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Is this the right way to make Coq a vin? 3hrs?

post #1 of 19
Thread Starter 
Is this the right way to make Coq a vin?

He says to cook it in wine for 3hrs, isn't it usually in the wine (refridgerated) for at least a day?
Eric Ripert | Avec Eric - Cozy Winter Dinner Social
post #2 of 19
Coq au vin was originally a way to make a tough old bird tender and edible. As such, there are many methods of preparation--each cook with a tough old bird did their own thing. Personally, I would follow Ripert's instructions, and after step 4, I'd cool the whole thing, refrigerate overnight and then complete step 5 the next day. Great. Now I'm hungry:lol:
Jenni
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post #3 of 19
Other than in Paula Wolfert's books, nowhere is it written in stone that any stew must be refrigerated overnight before serving. Okay, I'm exagerrating, but it's generally not an absolute necessity. It does, however, improve the flavor of the stew, as well as making it easier to remove any excess fat (if you want to).

I think jfield pretty much got it right, both on the reasoning for that long cook and for the point at which to refrigerate. If you're using supermarket factory-made chicken, three hours would probably dissolve it :eek:, even at a very low heat as Eric calls for. A chicken with more body to it can cook longer. The main thing to remember is to trust your senses, not be a slave to the timing in the recipe: it you feel, see, smell, etc. that it is done, then it is done.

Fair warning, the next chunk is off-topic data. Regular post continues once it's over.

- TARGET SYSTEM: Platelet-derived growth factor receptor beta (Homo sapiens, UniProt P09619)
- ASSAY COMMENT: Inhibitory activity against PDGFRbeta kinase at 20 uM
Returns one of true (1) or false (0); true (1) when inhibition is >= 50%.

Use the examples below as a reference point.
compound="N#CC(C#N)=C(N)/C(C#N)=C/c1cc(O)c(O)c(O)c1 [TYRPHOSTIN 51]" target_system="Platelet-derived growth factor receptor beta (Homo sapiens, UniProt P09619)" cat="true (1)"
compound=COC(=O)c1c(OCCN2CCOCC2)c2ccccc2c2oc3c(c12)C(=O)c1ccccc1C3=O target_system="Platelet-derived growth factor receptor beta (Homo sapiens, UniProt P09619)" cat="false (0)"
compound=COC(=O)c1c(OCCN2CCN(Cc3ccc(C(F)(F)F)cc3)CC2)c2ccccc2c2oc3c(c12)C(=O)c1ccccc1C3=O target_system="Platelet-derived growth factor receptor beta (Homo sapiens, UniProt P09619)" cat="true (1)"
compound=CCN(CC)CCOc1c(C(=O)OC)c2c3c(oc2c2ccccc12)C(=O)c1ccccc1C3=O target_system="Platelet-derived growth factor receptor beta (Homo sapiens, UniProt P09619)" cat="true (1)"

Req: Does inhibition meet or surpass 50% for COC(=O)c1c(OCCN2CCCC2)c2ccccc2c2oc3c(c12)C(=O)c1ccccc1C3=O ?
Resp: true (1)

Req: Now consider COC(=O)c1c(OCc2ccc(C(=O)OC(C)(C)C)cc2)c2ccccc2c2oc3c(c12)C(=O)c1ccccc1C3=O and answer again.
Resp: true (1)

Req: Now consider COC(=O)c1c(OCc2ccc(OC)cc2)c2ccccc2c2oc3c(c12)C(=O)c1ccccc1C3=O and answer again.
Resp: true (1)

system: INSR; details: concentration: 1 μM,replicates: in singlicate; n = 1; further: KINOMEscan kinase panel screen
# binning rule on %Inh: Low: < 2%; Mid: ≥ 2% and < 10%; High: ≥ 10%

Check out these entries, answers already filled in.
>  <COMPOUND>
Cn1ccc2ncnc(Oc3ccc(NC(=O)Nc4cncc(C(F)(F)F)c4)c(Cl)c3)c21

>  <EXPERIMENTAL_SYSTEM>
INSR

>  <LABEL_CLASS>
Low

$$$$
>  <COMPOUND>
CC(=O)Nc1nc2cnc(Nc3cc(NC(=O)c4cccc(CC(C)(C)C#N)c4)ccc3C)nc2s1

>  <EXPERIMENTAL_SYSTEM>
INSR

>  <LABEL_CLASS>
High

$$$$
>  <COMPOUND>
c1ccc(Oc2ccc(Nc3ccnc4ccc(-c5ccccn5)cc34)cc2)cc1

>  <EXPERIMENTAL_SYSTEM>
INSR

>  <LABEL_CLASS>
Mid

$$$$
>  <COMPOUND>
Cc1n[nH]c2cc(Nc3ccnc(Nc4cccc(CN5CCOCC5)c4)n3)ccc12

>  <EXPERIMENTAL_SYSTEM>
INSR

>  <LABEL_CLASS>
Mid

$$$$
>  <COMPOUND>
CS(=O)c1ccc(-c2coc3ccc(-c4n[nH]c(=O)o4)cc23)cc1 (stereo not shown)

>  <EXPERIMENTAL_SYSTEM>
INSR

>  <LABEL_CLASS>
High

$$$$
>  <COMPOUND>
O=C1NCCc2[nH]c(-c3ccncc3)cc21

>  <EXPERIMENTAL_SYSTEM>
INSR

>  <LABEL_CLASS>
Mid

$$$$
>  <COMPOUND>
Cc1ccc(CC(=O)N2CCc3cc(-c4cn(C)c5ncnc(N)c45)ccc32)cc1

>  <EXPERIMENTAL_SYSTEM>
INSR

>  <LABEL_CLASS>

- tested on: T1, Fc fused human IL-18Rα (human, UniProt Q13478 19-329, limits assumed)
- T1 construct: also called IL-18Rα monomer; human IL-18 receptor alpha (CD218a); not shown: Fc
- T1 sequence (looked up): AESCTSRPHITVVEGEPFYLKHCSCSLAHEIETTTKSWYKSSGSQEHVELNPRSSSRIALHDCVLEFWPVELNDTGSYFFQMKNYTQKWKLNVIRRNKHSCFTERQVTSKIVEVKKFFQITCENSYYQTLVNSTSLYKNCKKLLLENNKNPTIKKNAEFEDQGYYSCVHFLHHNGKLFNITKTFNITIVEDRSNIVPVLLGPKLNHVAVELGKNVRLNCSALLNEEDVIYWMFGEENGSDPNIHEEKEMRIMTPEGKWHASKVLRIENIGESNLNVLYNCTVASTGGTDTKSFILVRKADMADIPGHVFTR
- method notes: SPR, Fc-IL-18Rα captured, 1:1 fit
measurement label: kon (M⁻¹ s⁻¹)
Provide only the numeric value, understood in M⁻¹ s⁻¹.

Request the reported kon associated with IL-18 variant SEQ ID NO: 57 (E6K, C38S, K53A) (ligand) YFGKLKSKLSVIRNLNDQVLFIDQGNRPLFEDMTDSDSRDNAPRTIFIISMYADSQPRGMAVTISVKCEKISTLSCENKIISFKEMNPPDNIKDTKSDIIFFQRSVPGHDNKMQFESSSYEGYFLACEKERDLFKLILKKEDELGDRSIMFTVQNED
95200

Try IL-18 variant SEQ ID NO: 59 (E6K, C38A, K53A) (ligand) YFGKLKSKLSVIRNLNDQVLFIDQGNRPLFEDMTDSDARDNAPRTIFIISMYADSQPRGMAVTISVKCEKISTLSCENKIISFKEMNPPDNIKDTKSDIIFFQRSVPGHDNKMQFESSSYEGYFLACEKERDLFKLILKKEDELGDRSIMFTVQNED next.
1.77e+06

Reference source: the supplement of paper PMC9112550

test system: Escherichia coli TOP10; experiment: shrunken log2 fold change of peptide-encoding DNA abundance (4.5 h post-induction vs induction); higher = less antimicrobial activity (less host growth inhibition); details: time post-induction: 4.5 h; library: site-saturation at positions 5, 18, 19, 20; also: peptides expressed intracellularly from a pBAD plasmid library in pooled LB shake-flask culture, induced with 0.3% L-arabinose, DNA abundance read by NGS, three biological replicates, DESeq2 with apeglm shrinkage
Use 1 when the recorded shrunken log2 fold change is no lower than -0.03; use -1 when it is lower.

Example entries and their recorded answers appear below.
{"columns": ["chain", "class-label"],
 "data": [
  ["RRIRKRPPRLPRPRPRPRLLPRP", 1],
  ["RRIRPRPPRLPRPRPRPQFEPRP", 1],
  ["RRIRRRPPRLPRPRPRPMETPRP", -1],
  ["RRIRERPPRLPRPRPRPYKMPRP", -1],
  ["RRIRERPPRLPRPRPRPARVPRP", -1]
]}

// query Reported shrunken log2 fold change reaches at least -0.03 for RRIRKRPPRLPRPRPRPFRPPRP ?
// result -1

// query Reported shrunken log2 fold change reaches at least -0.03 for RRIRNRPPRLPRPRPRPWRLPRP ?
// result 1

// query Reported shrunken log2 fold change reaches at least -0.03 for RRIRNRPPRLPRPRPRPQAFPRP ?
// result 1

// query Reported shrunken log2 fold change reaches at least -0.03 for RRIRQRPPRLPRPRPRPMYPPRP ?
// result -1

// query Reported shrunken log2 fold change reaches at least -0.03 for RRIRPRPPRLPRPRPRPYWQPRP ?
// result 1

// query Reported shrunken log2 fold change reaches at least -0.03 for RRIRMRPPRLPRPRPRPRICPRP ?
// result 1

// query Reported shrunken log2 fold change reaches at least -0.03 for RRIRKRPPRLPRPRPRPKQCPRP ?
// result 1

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post #4 of 19
If you have the time, it does taste much better the second day. Only thing I would do personally is leave out the mushrooms till the last 30 minutes of cooking, saute them in a little butter first, then add into the casserole.

DC
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 Don't handicap your children by making their lives easy.
Robert A. Heinlein

 
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post #5 of 19
Since Eric is the chef owner of La Bernedine in New York (a Seafood only Restaurant)
I would not say his is the only way. Every chef has his own way. Each adds his or her own touches and originality to a dish This is what makes cooking so great. If everyone did everything in the same way, why would one go to different places? Since they would all be boringly the same foods made the same way. There is no right or wrong way as long as most of the basic procedures are followed.:smiles:
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post #6 of 19
Thread Starter 
Thanks I like that idea.

Is there any advantage to letting it sit more than 1 day?
post #7 of 19
Thread Starter 
Should the chicken be cooked all the way through, or just browned on the outside?
post #8 of 19
I know many of you will hate to hear this....but Alton Browns recipe, I actually used for my Faux au vin....but I skipped the overnight part, and it was excellent...really really good.
post #9 of 19